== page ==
Network chops up shows for all-new TV experience on the Internet |

Network chops up shows for all-new TV experience on the Internet

AP Television Writer

NEW YORK ” On television, CBS’ “Big Bang Theory” is a traditional, half-hour sitcom about two super-smart dweebs fumbling around their sexy neighbor. On the Internet, that premise is cut to its essence on “Talk Nerdy 2 Me,” a series of clips from the show that last less than two minutes.

They’re the creation of Eyelab, a small division within CBS Corp. ” all of its workers under 30 years old ” whose job it is to slice and dice the network’s programming and distribute it online.

Eyelab produces some 20 to 50 clips each week and gives them to nearly 200 Web sites like AOL, MSN, Juiced, CNet, Bebo and dozens that are part of CBS and its affiliates. The idea is to draw attention to the TV shows, obviously, by using a form of entertainment that can be enjoyed independently.

Some of what Eyelab produces looks much like the promos that are commonly seen on television. Others offer amusing twists: a compendium of slaps doled out on “How I Met Your Mother”; the various times David Caruso dramatically removes his sunglasses on “CSI: Miami”; and “Smut Whisperer,” a clip of dialogue from “Ghost Whisperer” with words bleeped out to pretend the characters were talking dirty.

Eyelab offered a fast-moving 100 reasons to love the just-cancelled “Jericho,” including “chicks screaming in sign language,” “the only cyber-cafe in Kansas” and “high-tech umbrellas.”

Ron Scalera, executive vice president and creative director for CBS Marketing, said he specifically went after people with no mainstream advertising experience in hiring the four employees whose day-to-day job is creating this material. He wanted people who saw the world differently.

“The bottom line is we just don’t want to create something that you can see anywhere else,” Scalera said.

Their work illustrates how television networks are trying to adapt to the Internet instead of viewing it with hostility as a competitor for time. On, a partnership between NBC and Fox, computer users can view entire episodes of “The Simpsons” along with individual skits from “Saturday Night Live.” ABC’s Web site lets people watch whole shows or short clip packages.

CBS believes strongly most computer users prefer short material to watching a full episode of a television program. People might spend 40 minutes on YouTube, but they’re watching two-minute clips, said Quincy Smith, president of CBS Interactive.

Smith was intrigued some time ago when he found the “Seven-Minute Sopranos” on the Web ” a lightning-fast compilation that summed up the series’ storylines, one minute per season.

He tracked down the person who made it, a recent college graduate from Connecticut, and called to offer him a job.

“He said, ‘I would love to, but I’ve just started a job at HBO,”‘ Smith said.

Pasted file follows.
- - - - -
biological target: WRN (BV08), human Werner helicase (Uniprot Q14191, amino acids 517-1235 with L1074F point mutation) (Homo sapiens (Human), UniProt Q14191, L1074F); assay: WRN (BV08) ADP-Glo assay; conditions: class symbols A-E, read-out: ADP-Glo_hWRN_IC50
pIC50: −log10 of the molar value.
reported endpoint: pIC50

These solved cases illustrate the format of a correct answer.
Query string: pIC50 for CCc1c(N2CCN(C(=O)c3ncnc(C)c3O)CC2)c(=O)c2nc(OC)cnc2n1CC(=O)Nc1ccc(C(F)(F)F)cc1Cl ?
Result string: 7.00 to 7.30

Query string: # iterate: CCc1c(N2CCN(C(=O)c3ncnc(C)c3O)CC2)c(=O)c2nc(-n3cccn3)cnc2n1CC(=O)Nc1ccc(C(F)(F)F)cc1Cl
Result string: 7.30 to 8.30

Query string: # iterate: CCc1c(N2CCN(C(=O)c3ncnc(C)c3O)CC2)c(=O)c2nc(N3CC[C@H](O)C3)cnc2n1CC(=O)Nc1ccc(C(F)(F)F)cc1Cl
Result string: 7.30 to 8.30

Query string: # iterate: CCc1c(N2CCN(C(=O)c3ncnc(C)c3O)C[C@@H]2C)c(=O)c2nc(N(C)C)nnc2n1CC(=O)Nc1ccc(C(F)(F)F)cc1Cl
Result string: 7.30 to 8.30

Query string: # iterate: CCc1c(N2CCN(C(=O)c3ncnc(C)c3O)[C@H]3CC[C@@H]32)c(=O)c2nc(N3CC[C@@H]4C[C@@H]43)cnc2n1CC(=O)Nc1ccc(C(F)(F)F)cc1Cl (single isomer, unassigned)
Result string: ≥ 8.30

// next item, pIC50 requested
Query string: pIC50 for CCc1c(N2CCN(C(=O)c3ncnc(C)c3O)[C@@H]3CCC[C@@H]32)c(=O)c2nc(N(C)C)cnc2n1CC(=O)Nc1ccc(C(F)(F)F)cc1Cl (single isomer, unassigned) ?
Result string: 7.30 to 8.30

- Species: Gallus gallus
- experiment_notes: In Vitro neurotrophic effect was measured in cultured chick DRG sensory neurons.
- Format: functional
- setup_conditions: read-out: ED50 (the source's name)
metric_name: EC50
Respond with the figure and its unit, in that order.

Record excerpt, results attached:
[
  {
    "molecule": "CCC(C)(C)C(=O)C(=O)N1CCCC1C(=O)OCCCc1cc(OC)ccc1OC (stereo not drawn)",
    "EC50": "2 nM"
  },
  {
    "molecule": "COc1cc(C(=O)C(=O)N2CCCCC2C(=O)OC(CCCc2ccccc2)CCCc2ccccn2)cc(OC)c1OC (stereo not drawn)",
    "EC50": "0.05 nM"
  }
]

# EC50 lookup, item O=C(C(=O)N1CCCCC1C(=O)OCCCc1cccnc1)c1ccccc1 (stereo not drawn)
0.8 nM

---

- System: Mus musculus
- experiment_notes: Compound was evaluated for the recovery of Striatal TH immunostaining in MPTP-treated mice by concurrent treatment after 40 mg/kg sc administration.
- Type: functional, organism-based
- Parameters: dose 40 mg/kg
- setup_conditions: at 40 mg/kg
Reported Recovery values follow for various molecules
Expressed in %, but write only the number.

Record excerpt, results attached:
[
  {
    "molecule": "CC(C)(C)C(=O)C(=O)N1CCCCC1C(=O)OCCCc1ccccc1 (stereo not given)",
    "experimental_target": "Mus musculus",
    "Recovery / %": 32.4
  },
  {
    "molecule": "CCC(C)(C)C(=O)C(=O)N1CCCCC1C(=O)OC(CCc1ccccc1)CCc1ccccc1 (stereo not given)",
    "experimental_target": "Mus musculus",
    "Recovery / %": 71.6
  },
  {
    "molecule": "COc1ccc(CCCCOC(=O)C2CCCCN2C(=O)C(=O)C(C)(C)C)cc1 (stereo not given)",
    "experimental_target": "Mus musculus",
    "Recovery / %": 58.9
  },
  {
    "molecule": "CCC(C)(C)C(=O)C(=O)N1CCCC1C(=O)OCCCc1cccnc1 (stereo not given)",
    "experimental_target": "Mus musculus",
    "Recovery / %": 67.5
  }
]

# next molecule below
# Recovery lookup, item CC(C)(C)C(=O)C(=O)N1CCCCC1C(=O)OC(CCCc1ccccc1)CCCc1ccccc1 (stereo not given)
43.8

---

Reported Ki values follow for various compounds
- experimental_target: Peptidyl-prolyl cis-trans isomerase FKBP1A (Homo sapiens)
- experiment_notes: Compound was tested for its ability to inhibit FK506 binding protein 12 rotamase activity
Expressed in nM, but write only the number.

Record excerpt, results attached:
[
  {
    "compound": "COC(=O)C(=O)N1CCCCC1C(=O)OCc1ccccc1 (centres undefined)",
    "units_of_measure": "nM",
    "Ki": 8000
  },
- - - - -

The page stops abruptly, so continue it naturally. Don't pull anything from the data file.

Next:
Well-produced material tied to a television show is more likely to get people interested in the show itself, and spark online communities of fans, he said. One CBS series that his unit pays great attention to is “Big Brother,” offering copious amounts of material online often bawdier than the TV network would air.

CBS also pulls out easily-digested material from programs to make things convenient for online fans, such as David Letterman’s nightly “Top 10” feature.

Eyelab was also busy a few weeks ago posting clips of Britney Spears’ guest shot on “How I Met Your Mother,” with the buzz around that appearance succeeding in lifting the show’s viewership by about a million people.

“We tried to limit it somewhat,’ Scalera said. “We didn’t want to give it away too much.”

Through a separate deal with Yahoo!, CBS lets computer uses create a custom-made “60 Minutes” program with full-length news segments, shorter portions and outtakes of reports. The show had its most streams ever in March, 35 percent over the previous record in January, with Steve Kroft’s interview with Dennis Quaid particularly popular.

CBS believes the online content does not steal away TV viewers. Smith noted how the CBS Sports Web site has spikes in users while the network is showing NCAA tournament basketball action, meaning many people are checking out something on the computer the same time as they’re watching a game.

“They are massively complementary,” Smith said. “People do not watch the same thing on the Net as they do on television.”

CBS also seeks out blogs dedicated to fans of different shows. The network gives away its material for these blogs to show, all part of an effort to spread its business around to all kinds of areas where its programming is talked about.

“It would be like reaching into the workplace on Monday morning and dropping ads in front of the water cooler,” he said.

It’s hard to quantify whether such online action brings people to the television. Jericho” drew special attention from Eyelab, but it didn’t save the show from being shut down this spring.

Still, it would be foolish to ignore where television viewers are going. That makes Smith a different kind of television executive, doing a job that was hardly conceivable a decade ago.

“I worry about (the Internet phenomenon) Lonely Girl more than I worry about ‘American Idol,”‘ he said.